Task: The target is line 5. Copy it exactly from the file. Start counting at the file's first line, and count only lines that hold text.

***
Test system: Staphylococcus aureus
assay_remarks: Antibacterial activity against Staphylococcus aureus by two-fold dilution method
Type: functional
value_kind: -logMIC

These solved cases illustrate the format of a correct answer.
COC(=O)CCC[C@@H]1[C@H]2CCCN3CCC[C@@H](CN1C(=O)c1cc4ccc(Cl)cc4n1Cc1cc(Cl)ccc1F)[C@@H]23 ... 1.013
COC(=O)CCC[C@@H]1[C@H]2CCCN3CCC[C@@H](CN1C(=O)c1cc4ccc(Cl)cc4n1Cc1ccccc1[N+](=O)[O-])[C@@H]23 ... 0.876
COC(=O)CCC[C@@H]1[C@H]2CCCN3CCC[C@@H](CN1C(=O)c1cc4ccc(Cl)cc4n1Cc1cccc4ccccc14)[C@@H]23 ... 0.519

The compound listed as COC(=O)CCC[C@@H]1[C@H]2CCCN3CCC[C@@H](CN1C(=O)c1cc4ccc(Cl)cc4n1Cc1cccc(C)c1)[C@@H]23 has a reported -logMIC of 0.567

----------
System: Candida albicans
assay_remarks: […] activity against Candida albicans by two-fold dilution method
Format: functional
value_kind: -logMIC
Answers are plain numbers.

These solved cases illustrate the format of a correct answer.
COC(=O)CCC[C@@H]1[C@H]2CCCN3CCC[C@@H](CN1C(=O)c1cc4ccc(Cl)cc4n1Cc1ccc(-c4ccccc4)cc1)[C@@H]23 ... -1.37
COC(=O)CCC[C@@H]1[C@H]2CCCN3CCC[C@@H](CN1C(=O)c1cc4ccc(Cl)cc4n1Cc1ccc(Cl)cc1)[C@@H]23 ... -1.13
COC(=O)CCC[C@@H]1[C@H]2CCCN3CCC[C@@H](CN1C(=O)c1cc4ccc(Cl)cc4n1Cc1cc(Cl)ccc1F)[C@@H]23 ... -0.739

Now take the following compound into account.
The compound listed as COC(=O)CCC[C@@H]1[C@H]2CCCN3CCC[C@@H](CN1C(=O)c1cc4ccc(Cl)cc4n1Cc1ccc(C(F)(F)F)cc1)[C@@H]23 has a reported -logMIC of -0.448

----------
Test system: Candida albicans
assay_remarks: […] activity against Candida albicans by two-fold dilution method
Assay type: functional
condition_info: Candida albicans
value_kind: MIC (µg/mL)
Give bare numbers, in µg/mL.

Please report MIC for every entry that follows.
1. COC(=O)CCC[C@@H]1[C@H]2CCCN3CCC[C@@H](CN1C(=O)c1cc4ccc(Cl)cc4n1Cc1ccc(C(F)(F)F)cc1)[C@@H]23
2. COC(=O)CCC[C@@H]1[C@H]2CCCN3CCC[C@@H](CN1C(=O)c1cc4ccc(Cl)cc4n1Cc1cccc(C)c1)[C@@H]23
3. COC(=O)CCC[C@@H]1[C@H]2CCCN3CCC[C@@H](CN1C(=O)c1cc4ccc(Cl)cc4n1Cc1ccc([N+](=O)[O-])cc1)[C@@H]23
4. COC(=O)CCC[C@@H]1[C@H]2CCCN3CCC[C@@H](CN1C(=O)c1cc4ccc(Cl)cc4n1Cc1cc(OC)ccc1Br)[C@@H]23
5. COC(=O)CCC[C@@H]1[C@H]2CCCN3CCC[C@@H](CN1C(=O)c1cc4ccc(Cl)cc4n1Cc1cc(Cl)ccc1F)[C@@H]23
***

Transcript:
These solved cases illustrate the format of a correct answer.